For the last few days, I’ve been thinking a lot about next year and how our prospective passengers will hear about us. I know many of our passengers have gone on Cruise West tours in the past. That was their first exposure to small ship cruising and it primed their enthusiasm to find an even more intimate cruising experience – something like the cruises we offer on the David B. The loss of Cruise West also means that there is now an even bigger gap between mega cruise ship companies and owner/operator tour companies. Without the advertising dollars of Cruise West firing up the imagination of prospective passengers, it makes more work for us to educate prospective passengers that there are alternatives to seeing Alaska on an enormous cruise ship.
Many of our passengers began their search for an Alaskan Cruise by typing in “Small Ship Cruise Alaska” or “Small Cruise Alaska” and found Cruise West’s website sitting at the top of their search results. After looking at beautiful, professionally staged photos of smiling, happy people in expedition-style skiffs racing to the face of a tidewater glacier, close-ups of brown bears and breaching whales, our passengers asked themselves, “Hmmm, what else is there?” That’s when we would capture our passenger’s desire for a truly individualized cruising experience in Alaska. Maybe it will be easier for people looking for a quality small ship experience to find us more directly. I hope so, but I wonder without the bigger voice of Cruise West out there promoting small ship cruises, if we’ve lost something valuable. I hope not.
In the coming months we’ll be talking to more people who would have gone on a cruise with Cruise West, and I welcome everyone who had hoped to see Alaska with Cruise West on board the David B. We have admired the cruises that Cruise West offered and we look forward to sharing our style of small ship cruising in Alaska on an even smaller scale.
End of the Season Blues
We finished our last trip of the year on Sunday. It’s always with a touch of sadness that the summer cruising ends. I love being on the David B when it’s filled with the hub-bub of passengers, the wood stove is cranked to eleven, and the smell of baking bread and onions sauteing in butter fills every corner of the pilothouse. I love listening to Jeffrey chatting away on the VHF to other boats or having a conversation with one of our guests. I love to hear to the sound of the our 3-cylinder Washington-Estep down in the engine room or while I’m on deck. I love it when people gather to watch us come to a dock and ask us questions about the boat. I love the appreciation and the compliments we receive from so many people when they see what we have done with the David B, and most of I love the simple pleasure of just being on the David B.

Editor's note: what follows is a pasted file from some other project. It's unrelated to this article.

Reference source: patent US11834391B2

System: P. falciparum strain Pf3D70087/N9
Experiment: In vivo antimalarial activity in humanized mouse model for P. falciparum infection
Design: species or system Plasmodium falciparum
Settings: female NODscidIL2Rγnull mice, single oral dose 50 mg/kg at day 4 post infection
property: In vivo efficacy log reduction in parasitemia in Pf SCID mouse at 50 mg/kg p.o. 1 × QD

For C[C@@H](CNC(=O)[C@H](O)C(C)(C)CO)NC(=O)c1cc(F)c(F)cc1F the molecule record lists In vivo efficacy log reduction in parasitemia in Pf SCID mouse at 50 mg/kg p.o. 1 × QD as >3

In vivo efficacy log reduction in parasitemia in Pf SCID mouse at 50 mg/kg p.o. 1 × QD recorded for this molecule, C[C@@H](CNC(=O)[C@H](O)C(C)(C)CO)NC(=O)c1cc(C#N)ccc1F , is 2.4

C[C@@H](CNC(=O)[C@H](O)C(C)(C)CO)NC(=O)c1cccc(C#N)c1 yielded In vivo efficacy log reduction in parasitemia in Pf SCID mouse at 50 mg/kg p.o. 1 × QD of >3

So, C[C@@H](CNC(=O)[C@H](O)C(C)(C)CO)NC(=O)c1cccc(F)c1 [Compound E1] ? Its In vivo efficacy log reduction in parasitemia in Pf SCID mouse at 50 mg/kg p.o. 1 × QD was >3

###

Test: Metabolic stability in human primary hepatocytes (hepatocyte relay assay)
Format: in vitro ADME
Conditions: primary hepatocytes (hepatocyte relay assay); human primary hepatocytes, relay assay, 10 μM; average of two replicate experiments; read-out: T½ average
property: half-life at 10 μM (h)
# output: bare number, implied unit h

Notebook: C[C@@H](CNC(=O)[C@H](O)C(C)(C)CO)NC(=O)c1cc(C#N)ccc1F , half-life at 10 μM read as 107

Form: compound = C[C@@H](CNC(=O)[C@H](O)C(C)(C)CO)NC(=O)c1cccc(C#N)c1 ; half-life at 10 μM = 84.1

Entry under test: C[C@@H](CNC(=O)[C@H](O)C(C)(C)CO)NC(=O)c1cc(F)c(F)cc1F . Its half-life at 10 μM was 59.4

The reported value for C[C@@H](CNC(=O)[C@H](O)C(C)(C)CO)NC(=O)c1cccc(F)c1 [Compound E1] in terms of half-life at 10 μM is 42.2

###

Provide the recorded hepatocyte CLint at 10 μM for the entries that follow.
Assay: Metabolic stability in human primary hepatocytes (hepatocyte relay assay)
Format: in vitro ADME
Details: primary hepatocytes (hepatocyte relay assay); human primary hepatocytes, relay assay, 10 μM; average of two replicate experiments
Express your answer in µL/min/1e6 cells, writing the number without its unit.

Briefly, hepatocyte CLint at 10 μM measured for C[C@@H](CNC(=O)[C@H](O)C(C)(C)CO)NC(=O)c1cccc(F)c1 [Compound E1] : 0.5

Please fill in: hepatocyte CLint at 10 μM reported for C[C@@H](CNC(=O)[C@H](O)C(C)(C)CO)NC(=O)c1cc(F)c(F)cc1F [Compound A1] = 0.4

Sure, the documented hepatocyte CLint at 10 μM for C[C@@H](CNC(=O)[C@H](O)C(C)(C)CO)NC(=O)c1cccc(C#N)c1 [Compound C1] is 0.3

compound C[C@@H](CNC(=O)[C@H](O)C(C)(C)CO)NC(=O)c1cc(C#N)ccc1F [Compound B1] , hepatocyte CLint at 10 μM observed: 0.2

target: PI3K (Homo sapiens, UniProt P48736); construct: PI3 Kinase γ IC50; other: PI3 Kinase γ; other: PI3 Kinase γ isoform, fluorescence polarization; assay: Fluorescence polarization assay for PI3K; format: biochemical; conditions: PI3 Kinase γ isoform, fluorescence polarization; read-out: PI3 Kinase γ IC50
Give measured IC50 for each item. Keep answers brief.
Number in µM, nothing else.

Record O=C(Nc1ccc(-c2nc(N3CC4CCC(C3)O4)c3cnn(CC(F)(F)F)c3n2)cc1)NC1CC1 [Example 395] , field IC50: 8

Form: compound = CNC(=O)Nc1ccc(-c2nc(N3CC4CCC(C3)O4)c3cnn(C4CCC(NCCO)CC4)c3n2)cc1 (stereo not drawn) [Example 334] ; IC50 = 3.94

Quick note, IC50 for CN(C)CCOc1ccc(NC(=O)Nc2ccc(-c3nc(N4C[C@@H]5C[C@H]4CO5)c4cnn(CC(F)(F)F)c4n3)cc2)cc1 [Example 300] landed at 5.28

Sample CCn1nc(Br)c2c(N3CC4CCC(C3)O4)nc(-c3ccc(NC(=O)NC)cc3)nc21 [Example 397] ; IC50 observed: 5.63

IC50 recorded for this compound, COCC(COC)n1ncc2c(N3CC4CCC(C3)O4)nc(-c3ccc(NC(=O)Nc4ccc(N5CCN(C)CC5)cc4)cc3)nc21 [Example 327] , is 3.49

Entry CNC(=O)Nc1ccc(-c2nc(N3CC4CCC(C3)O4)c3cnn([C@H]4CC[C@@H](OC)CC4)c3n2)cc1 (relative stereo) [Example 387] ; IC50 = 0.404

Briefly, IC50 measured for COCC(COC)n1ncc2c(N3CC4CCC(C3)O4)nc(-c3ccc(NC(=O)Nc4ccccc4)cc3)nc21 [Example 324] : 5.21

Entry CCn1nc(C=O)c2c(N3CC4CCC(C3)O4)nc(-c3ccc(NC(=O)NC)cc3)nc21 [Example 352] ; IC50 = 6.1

The sadness I feel at the end of the season is because I miss all of our passengers and getting to know who they are and sharing in their stories. I miss cooking on my wood stove and seeing new places and old. I miss the excitement of finding whales or seeing a bear in the wild, and of course, I miss being on the coolest boat in any harbor.
I know the fun of cruising on the David B will all start up again soon. Too soon, when I look at the winter To-Do List. Time will fly and in a blink of an eye, we’ll be heading out of the harbor and leaving for Alaska. It happens like that every year.
I’m already excited about the trips we have on the schedule for 2011 and getting to know the folks who will be traveling with us. In the coming months, I’ll be keeping you updated with all the work we are doing on the boat this winter, our trips, destinations and thoughts I have about owing and operating a small cruise ship. The David B is my passion and more than anything I love to share it. I hope you will have time to follow along with my posts this winter or even better come on a cruise with us next season.